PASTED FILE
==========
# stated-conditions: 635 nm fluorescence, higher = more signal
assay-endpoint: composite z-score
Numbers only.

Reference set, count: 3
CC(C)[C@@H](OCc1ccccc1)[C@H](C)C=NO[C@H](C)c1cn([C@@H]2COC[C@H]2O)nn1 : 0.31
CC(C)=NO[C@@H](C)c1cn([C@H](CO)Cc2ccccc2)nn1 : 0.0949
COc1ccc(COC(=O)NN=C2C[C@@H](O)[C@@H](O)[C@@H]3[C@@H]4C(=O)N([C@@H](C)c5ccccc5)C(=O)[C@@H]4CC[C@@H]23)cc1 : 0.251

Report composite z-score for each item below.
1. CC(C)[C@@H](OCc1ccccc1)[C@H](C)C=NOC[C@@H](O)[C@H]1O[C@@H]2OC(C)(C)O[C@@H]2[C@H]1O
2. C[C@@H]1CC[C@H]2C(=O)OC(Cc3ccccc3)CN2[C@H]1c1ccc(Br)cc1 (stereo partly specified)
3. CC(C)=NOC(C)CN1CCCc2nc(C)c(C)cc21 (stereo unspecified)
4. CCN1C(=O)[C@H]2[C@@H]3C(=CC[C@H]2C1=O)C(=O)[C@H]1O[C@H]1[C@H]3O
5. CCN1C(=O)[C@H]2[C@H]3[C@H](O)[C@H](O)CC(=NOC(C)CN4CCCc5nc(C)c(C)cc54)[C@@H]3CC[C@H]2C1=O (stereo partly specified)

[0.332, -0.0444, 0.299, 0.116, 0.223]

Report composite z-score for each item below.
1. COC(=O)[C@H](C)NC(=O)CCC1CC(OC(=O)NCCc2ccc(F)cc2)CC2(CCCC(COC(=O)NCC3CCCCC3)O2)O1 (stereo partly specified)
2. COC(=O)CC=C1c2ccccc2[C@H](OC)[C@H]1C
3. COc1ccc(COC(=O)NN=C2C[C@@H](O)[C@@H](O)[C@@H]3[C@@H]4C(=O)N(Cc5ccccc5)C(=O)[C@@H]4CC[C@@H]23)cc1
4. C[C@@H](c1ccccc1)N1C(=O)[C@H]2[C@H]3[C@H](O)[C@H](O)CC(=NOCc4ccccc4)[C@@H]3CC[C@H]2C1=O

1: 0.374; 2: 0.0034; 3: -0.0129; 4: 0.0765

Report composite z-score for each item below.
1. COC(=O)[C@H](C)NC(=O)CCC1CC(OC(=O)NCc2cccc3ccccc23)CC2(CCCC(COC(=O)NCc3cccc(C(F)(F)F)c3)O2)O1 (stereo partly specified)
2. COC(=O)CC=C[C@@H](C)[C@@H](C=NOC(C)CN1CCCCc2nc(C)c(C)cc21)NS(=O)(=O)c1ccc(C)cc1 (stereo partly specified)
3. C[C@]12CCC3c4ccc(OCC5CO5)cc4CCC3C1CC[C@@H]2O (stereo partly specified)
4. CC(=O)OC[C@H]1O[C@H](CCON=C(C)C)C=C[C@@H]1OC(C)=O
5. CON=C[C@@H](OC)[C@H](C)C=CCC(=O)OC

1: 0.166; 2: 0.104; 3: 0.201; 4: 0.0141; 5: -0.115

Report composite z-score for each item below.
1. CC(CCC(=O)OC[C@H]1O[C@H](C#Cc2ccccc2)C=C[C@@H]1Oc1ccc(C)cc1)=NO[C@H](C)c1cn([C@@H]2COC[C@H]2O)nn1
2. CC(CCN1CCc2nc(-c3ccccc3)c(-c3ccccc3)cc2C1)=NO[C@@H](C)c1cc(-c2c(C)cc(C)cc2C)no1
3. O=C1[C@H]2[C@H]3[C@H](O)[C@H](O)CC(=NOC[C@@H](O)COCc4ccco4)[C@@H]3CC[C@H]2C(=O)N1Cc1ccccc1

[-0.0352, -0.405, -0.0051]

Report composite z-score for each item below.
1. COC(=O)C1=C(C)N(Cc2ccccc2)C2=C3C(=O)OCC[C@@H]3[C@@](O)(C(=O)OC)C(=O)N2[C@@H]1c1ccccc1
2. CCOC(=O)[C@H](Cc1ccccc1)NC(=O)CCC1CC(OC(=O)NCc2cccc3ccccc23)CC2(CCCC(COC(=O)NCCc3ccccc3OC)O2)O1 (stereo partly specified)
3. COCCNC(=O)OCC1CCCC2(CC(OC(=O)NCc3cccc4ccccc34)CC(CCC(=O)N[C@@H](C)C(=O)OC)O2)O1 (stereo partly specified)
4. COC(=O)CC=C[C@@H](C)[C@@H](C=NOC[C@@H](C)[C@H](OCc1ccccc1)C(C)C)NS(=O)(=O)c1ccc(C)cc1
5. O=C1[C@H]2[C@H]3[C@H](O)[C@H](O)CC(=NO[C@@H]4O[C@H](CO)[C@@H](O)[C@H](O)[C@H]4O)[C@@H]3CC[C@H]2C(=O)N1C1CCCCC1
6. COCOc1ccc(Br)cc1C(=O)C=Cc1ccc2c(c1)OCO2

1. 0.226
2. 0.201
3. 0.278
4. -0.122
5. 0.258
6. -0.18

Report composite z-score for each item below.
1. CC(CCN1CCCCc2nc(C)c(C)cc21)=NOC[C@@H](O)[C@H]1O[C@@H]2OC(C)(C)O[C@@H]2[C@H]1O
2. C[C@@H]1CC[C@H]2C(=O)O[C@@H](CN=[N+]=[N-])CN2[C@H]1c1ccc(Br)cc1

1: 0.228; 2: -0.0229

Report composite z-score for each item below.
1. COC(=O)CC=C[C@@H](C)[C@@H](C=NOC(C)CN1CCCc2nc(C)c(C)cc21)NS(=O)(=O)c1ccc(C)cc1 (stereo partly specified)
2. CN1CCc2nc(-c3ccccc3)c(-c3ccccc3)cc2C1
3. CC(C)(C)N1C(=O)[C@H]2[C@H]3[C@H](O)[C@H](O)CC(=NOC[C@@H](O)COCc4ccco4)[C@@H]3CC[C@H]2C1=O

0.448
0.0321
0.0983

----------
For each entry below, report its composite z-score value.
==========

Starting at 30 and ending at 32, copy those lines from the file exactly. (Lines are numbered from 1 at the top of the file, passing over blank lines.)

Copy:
2. CC(CCN1CCc2nc(-c3ccccc3)c(-c3ccccc3)cc2C1)=NO[C@@H](C)c1cc(-c2c(C)cc(C)cc2C)no1
3. O=C1[C@H]2[C@H]3[C@H](O)[C@H](O)CC(=NOC[C@@H](O)COCc4ccco4)[C@@H]3CC[C@H]2C(=O)N1Cc1ccccc1

[-0.0352, -0.405, -0.0051]